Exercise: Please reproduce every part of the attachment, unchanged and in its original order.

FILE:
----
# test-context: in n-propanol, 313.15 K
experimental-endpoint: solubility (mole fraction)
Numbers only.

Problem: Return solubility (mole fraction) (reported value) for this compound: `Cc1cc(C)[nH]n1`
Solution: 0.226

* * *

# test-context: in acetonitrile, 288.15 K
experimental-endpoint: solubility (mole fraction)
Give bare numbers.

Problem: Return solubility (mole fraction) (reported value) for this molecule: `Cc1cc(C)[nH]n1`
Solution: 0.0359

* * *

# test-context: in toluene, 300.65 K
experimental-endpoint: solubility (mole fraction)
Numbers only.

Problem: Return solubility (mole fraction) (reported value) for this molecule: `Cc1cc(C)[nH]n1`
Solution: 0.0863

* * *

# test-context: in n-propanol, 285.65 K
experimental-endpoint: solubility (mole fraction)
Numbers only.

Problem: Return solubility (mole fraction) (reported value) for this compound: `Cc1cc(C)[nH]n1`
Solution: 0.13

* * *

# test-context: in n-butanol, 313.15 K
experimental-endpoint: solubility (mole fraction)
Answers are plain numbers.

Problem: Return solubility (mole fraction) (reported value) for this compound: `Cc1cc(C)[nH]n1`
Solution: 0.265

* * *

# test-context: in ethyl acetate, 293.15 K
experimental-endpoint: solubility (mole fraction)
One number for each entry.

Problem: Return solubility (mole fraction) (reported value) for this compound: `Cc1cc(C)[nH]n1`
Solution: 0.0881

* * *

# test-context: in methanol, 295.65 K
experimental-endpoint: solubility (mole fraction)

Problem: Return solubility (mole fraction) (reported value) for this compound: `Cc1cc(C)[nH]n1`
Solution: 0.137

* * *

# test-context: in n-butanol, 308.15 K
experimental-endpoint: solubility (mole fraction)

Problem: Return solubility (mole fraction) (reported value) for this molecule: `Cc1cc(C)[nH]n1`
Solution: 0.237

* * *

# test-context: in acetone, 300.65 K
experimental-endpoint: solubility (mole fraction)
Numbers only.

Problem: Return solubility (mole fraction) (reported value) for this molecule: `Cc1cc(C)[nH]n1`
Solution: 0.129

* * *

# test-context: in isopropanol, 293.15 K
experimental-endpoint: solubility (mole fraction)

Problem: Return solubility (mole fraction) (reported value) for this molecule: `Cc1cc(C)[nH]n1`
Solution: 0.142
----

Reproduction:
# test-context: in n-propanol, 313.15 K
experimental-endpoint: solubility (mole fraction)
Numbers only.

Problem: Return solubility (mole fraction) (reported value) for this compound: `Cc1cc(C)[nH]n1`
Solution: 0.226

* * *

# test-context: in acetonitrile, 288.15 K
experimental-endpoint: solubility (mole fraction)
Give bare numbers.

Problem: Return solubility (mole fraction) (reported value) for this molecule: `Cc1cc(C)[nH]n1`
Solution: 0.0359

* * *

# test-context: in toluene, 300.65 K
experimental-endpoint: solubility (mole fraction)
Numbers only.

Problem: Return solubility (mole fraction) (reported value) for this molecule: `Cc1cc(C)[nH]n1`
Solution: 0.0863

* * *

# test-context: in n-propanol, 285.65 K
experimental-endpoint: solubility (mole fraction)
Numbers only.

Problem: Return solubility (mole fraction) (reported value) for this compound: `Cc1cc(C)[nH]n1`
Solution: 0.13

* * *

# test-context: in n-butanol, 313.15 K
experimental-endpoint: solubility (mole fraction)
Answers are plain numbers.

Problem: Return solubility (mole fraction) (reported value) for this compound: `Cc1cc(C)[nH]n1`
Solution: 0.265

* * *

# test-context: in ethyl acetate, 293.15 K
experimental-endpoint: solubility (mole fraction)
One number for each entry.

Problem: Return solubility (mole fraction) (reported value) for this compound: `Cc1cc(C)[nH]n1`
Solution: 0.0881

* * *

# test-context: in methanol, 295.65 K
experimental-endpoint: solubility (mole fraction)

Problem: Return solubility (mole fraction) (reported value) for this compound: `Cc1cc(C)[nH]n1`
Solution: 0.137

* * *

# test-context: in n-butanol, 308.15 K
experimental-endpoint: solubility (mole fraction)

Problem: Return solubility (mole fraction) (reported value) for this molecule: `Cc1cc(C)[nH]n1`
Solution: 0.237

* * *

# test-context: in acetone, 300.65 K
experimental-endpoint: solubility (mole fraction)
Numbers only.

Problem: Return solubility (mole fraction) (reported value) for this molecule: `Cc1cc(C)[nH]n1`
Solution: 0.129

* * *

# test-context: in isopropanol, 293.15 K
experimental-endpoint: solubility (mole fraction)

Problem: Return solubility (mole fraction) (reported value) for this molecule: `Cc1cc(C)[nH]n1`
Solution: 0.142